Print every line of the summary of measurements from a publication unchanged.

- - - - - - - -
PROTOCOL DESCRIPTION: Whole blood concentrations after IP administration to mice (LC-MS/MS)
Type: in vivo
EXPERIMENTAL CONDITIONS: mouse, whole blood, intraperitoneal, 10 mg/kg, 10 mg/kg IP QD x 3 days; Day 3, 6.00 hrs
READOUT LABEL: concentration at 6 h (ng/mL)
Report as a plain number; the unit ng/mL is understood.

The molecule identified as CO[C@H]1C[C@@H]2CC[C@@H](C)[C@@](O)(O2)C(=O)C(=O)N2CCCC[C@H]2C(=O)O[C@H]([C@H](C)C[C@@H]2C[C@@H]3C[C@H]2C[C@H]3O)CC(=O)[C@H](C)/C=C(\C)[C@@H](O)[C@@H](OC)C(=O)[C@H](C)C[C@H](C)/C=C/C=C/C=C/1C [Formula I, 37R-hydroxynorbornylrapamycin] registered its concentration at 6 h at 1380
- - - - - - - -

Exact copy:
PROTOCOL DESCRIPTION: Whole blood concentrations after IP administration to mice (LC-MS/MS)
Type: in vivo
EXPERIMENTAL CONDITIONS: mouse, whole blood, intraperitoneal, 10 mg/kg, 10 mg/kg IP QD x 3 days; Day 3, 6.00 hrs
READOUT LABEL: concentration at 6 h (ng/mL)
Report as a plain number; the unit ng/mL is understood.

The molecule identified as CO[C@H]1C[C@@H]2CC[C@@H](C)[C@@](O)(O2)C(=O)C(=O)N2CCCC[C@H]2C(=O)O[C@H]([C@H](C)C[C@@H]2C[C@@H]3C[C@H]2C[C@H]3O)CC(=O)[C@H](C)/C=C(\C)[C@@H](O)[C@@H](OC)C(=O)[C@H](C)C[C@H](C)/C=C/C=C/C=C/1C [Formula I, 37R-hydroxynorbornylrapamycin] registered its concentration at 6 h at 1380